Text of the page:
Actually, and check your history on this, the Emancipation Proclamation did formally set hundreds of thousands free.
Since it applied only to those states in rebellion, yes, it didn’t count for places like Maryland, or Delaware...or the District of Columbia, states and jurisdictions which were slave areas, but were not in rebellion.
However, the Union in 1863 controlled whole sections of Virginia, Missouri, Louisiana, Mississippi, etc. and the proclamation did formally...apply to those states. And in jurisdiction (as claimed by the Union) applied, though unenforceable, to all the Southern states.
For most black Americans too—the symbolic power of the Emancipation was enormous too.
Just so you know, I am the great-grandson of a Confederate officer and slave owner, and though I respect his service—and believed he did right in his circumstance... I am happy for everyone’s sake, that in God’s good Providence, the Union won the war. There would be no United States without that, and WWI (just 50 years after) and further, would have been very different.
Like my old preacher used to say, "the gospel is oratory, not auditory". Preach the word brother.
Exactly. You just contradicted yourself. The so-called EP applied only to states in rebellion. The whole sections you mentioned would have not been in rebellion since, as you noted, were controlled by the yankees. The Union had no control over the Confederate States because it was another country. The EP freed no one.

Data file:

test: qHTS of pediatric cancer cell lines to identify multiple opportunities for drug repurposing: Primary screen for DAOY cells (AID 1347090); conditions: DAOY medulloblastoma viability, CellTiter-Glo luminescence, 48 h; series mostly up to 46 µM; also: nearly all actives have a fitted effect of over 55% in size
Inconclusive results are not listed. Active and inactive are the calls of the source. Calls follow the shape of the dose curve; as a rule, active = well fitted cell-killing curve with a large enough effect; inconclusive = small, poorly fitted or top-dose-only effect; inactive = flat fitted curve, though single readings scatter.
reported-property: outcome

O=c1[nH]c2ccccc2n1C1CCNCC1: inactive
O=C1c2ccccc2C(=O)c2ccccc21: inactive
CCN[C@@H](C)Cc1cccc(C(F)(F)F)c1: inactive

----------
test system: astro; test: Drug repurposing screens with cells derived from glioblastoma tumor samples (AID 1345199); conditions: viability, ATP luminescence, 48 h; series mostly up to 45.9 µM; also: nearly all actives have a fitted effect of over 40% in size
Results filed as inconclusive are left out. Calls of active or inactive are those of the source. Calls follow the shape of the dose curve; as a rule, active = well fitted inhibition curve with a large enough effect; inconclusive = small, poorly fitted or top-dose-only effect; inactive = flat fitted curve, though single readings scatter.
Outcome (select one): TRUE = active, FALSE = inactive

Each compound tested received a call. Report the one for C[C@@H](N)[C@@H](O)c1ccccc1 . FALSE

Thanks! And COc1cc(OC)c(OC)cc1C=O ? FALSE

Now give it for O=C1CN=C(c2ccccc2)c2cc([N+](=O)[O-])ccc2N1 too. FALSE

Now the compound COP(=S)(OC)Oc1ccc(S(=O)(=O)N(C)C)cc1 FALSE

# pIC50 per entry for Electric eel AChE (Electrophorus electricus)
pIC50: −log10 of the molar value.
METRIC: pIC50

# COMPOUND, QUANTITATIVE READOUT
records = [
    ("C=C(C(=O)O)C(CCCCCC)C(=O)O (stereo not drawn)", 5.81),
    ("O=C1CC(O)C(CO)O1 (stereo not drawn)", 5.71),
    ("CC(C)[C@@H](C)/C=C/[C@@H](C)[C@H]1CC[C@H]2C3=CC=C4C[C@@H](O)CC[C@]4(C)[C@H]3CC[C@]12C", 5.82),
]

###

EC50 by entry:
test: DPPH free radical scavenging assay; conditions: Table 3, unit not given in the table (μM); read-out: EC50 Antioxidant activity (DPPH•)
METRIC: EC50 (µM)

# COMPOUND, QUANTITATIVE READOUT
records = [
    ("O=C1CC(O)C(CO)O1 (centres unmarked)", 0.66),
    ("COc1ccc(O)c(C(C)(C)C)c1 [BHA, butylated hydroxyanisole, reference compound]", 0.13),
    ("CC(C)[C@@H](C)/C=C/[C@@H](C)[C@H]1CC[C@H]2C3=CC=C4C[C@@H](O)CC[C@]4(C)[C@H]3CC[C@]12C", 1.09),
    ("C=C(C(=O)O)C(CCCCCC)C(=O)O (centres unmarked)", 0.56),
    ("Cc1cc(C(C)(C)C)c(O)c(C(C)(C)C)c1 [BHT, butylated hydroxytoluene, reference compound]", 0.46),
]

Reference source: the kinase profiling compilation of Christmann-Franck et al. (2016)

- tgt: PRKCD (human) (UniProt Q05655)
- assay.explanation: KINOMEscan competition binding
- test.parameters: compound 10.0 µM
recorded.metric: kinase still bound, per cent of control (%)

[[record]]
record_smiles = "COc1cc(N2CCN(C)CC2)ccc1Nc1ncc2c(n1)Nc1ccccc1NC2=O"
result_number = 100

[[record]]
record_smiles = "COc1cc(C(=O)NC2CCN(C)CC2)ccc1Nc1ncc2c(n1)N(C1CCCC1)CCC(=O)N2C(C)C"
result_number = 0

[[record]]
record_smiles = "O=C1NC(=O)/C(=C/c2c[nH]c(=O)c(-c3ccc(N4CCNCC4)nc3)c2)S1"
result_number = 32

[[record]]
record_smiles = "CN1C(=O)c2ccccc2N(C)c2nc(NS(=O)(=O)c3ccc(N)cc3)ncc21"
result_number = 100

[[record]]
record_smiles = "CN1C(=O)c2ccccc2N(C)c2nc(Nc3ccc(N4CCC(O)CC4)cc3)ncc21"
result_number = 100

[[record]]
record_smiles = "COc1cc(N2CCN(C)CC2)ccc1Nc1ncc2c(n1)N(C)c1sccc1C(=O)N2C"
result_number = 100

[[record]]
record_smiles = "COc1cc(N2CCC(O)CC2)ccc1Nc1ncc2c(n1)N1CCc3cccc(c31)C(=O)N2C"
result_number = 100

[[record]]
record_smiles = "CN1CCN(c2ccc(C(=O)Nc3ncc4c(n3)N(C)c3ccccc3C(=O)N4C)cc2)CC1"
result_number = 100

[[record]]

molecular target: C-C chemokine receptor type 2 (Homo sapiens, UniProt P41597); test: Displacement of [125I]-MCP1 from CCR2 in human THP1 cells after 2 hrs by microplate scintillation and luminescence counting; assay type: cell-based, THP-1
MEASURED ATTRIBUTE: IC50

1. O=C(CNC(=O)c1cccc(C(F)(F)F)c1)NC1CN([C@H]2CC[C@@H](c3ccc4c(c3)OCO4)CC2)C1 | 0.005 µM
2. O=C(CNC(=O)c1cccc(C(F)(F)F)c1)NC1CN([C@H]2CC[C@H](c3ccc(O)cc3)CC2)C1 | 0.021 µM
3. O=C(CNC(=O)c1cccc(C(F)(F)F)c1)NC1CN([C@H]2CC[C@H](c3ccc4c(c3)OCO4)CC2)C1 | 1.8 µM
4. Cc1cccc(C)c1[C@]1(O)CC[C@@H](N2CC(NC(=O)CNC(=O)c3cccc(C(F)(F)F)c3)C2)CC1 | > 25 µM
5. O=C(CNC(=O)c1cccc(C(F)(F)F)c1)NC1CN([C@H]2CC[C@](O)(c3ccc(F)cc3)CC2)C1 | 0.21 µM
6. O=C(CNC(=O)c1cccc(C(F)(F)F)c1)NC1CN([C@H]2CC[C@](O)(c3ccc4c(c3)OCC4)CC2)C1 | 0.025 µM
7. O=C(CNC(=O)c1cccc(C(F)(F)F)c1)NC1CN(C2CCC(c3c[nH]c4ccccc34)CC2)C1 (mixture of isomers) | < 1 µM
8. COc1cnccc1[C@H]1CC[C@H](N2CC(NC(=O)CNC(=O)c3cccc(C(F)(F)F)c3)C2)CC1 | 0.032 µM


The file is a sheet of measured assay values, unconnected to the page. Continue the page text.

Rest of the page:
Also why didn’t Lincoln free ALL slaves, even those held by the yankees, if he was so anti-slavery. Why did he only “free” people over who he had no jurisdiction? It is well documented that Lincoln was a racist and believe the African slaves to be inferior. That’s not my belief, but Lincoln’s comments on that subject abound. If he really wanted to “free the slaves” he should have freed the one up north as well. He never did.
My reaction doesn't change historical facts. Are you in the Missouri Synod? I left my childhood church because they are in the ECLS. VERY conservative bunch of folks that I grew up with, and they can't see how they are being herded.
You’ll never hear me say Lincoln was so anti-slavery (he did say, if it took slavery to preserve the Union he would keep it...)... or that he wasn’t a racist. Some of the most ardent abolitionists of the time were also serious racists (and several were extremely brutal toward American Indians too).
The discussion was if the Emancipation Proclamation freed any slaves—and yes, it did, even if it was primarily a symbolic, political, even cynical, not practical, move.
Don't be discouraged. I am sure many people read your sermon and "got it" . If you have a ping list I would like to be on it.